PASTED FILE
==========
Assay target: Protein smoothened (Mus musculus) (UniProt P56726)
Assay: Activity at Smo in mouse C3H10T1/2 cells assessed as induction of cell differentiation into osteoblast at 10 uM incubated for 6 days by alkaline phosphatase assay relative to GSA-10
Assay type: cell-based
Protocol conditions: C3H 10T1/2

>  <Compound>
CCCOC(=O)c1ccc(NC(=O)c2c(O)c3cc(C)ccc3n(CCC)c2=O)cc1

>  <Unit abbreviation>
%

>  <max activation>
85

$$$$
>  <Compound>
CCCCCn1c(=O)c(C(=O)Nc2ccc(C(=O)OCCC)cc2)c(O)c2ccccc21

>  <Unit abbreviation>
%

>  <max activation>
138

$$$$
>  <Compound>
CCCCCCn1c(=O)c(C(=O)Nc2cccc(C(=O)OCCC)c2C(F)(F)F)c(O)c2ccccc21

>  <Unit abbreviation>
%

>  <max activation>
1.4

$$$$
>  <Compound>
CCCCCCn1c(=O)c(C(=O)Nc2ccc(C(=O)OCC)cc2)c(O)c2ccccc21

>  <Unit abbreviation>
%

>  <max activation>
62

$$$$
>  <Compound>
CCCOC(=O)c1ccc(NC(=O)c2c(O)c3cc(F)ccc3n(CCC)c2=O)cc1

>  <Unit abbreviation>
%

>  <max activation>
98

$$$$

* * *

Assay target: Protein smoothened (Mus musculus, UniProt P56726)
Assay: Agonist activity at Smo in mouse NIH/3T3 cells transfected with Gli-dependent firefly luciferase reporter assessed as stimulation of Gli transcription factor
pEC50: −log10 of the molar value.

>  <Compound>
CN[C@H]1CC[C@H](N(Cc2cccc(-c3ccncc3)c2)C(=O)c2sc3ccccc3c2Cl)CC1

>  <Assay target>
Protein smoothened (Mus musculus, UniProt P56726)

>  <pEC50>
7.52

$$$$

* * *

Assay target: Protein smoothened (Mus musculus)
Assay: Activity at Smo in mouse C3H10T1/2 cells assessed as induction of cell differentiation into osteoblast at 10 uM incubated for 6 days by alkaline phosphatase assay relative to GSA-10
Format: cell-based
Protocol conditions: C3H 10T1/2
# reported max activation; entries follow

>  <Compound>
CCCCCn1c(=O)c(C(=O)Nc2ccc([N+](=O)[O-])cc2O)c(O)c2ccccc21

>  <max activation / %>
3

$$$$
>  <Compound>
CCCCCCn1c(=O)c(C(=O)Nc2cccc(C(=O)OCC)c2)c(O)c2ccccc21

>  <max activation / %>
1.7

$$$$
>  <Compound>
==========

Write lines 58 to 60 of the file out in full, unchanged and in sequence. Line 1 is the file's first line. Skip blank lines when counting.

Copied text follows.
CCCCCn1c(=O)c(C(=O)Nc2ccc([N+](=O)[O-])cc2O)c(O)c2ccccc21

>  <max activation / %>
3